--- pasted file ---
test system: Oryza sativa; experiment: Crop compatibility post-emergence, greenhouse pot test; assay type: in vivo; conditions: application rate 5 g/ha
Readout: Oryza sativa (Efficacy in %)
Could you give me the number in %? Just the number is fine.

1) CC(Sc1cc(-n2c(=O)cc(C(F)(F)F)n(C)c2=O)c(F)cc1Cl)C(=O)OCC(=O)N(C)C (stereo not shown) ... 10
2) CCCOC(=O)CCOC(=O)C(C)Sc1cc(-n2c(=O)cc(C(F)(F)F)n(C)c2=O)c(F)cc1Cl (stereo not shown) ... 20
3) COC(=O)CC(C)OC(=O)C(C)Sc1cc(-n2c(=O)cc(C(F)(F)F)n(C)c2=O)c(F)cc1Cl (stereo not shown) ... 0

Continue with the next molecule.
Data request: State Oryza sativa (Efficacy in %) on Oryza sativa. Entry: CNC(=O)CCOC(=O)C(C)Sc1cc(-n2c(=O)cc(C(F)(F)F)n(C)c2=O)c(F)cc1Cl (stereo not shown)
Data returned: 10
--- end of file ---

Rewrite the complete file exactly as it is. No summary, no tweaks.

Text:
test system: Oryza sativa; experiment: Crop compatibility post-emergence, greenhouse pot test; assay type: in vivo; conditions: application rate 5 g/ha
Readout: Oryza sativa (Efficacy in %)
Could you give me the number in %? Just the number is fine.

1) CC(Sc1cc(-n2c(=O)cc(C(F)(F)F)n(C)c2=O)c(F)cc1Cl)C(=O)OCC(=O)N(C)C (stereo not shown) ... 10
2) CCCOC(=O)CCOC(=O)C(C)Sc1cc(-n2c(=O)cc(C(F)(F)F)n(C)c2=O)c(F)cc1Cl (stereo not shown) ... 20
3) COC(=O)CC(C)OC(=O)C(C)Sc1cc(-n2c(=O)cc(C(F)(F)F)n(C)c2=O)c(F)cc1Cl (stereo not shown) ... 0

Continue with the next molecule.
Data request: State Oryza sativa (Efficacy in %) on Oryza sativa. Entry: CNC(=O)CCOC(=O)C(C)Sc1cc(-n2c(=O)cc(C(F)(F)F)n(C)c2=O)c(F)cc1Cl (stereo not shown)
Data returned: 10